The Grand Chamber of the Court of Justice of the EU (CJEU) issued a judgment on 10 December 2013 in Case C 394/12 Abdullahi limiting the opportunities for an asylum seeker to challenge a decision to transfer him/her under the Dublin II Regulation once a Member State has agreed to a take charge of the examination of his/her application. The Court held that once a Member State takes charge of an application, this decision can only be overturned due to systemic deficiencies in the asylum procedure and reception conditions of that Member State.

The background to the case concerns a Somali national, Ms Abdullahi, who entered Greece irregularly by boat via Syria and Turkey in summer 2011. Without having lodged an asylum application, she travelled to Austria via the Former Yugoslav Republic of Macedonia, Serbia and Hungary. On arrest by Austrian police officials, she claimed asylum. The Austrian authorities requested Hungary to take charge of her under the Dublin II Regulation, and Hungary accepted.  Ms. Abdullahi appealed the transfer request and a dispute arose as to whether Greece or Hungary was responsible for examining the asylum claim in light of Art. 10(1) of the Dublin II Regulation. The Austrian court asked the CJEU to clarify the procedure for determining responsibility.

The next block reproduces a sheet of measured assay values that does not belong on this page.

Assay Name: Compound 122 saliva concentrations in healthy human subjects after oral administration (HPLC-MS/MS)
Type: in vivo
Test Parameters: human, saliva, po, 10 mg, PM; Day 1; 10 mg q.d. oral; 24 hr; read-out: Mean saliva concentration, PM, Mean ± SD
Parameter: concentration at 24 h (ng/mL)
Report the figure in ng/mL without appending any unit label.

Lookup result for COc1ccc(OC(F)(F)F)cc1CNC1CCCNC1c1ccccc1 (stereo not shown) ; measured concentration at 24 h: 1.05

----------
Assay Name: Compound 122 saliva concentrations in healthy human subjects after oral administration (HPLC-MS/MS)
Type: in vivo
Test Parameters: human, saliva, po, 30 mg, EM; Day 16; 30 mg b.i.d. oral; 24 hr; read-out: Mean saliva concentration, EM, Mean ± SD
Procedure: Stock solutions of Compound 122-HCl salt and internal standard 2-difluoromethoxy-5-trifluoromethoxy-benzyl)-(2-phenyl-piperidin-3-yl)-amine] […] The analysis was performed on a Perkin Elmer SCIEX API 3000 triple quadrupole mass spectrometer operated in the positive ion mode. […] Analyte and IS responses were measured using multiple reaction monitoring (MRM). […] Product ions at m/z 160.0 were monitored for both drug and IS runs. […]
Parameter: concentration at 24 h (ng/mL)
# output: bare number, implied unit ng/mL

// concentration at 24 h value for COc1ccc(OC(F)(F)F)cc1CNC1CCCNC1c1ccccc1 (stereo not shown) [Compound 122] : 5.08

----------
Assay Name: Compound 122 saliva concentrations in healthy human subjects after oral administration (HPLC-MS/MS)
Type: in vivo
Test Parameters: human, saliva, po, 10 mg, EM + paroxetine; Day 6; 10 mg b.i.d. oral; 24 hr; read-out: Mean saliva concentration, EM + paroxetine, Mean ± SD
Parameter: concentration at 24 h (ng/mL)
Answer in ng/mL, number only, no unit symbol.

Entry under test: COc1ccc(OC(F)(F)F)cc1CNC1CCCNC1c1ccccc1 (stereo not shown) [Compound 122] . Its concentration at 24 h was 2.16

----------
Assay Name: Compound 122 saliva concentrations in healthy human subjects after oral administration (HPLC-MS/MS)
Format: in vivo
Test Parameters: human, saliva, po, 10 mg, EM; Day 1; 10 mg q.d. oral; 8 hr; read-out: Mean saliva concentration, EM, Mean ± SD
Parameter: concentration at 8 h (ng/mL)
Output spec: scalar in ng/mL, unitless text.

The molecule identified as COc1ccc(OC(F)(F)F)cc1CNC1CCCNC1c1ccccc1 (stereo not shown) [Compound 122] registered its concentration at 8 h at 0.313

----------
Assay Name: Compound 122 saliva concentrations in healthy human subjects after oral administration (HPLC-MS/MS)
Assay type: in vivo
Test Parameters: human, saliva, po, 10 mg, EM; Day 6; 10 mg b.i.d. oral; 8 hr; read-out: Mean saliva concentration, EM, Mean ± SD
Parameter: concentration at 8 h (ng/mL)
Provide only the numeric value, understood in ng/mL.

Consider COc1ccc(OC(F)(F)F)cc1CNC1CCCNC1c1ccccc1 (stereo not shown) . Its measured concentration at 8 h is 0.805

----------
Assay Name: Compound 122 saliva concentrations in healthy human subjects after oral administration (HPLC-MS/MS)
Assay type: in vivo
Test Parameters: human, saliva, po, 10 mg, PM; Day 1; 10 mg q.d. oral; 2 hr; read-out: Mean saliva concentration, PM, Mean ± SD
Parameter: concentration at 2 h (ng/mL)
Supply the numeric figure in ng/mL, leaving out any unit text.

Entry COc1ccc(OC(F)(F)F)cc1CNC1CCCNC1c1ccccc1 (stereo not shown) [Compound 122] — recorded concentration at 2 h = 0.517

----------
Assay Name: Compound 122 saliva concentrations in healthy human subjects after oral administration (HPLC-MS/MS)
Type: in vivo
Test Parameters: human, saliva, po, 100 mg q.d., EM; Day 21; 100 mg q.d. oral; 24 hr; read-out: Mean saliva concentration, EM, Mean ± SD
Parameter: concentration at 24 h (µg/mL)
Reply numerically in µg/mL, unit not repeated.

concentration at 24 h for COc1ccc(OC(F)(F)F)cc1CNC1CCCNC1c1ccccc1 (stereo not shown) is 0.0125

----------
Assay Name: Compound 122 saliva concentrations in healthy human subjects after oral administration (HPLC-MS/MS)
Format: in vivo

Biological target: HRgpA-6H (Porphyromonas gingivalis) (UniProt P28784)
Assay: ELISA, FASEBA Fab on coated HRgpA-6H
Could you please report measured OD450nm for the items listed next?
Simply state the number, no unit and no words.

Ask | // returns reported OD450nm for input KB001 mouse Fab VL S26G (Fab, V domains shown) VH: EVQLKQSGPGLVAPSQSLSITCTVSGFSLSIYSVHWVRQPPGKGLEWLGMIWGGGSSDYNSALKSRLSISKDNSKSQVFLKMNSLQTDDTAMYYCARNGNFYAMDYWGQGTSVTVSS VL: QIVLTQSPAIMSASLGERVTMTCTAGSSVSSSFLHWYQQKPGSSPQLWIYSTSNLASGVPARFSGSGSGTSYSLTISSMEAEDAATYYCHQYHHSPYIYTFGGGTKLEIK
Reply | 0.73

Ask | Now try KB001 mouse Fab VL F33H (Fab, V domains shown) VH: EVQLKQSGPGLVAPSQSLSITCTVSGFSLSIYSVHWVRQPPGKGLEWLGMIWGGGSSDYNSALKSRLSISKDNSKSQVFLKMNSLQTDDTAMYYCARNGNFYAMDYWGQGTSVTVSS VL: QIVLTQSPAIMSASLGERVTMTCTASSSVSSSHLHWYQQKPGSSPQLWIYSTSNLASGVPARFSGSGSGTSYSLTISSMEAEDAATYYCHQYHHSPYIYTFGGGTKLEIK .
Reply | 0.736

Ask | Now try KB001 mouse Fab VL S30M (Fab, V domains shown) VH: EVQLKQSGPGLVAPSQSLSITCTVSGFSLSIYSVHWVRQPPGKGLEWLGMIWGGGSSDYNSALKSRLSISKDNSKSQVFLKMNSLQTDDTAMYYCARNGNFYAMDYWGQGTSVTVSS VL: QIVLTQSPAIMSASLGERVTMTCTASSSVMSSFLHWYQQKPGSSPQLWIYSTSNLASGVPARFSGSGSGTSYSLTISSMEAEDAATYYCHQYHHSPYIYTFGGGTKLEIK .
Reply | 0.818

The effect of this judgment will be limited by the Dublin III Regulation, which will supersede Dublin II and apply to transfer requests issued from 1 January 2014 onwards. The new right to an effective remedy in Article 27 will better enable asylum seekers to challenge the legal and factual premises to a transfer decision.


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This article originally appeared in the ECRE Weekly Bulletin of 13 December 2013
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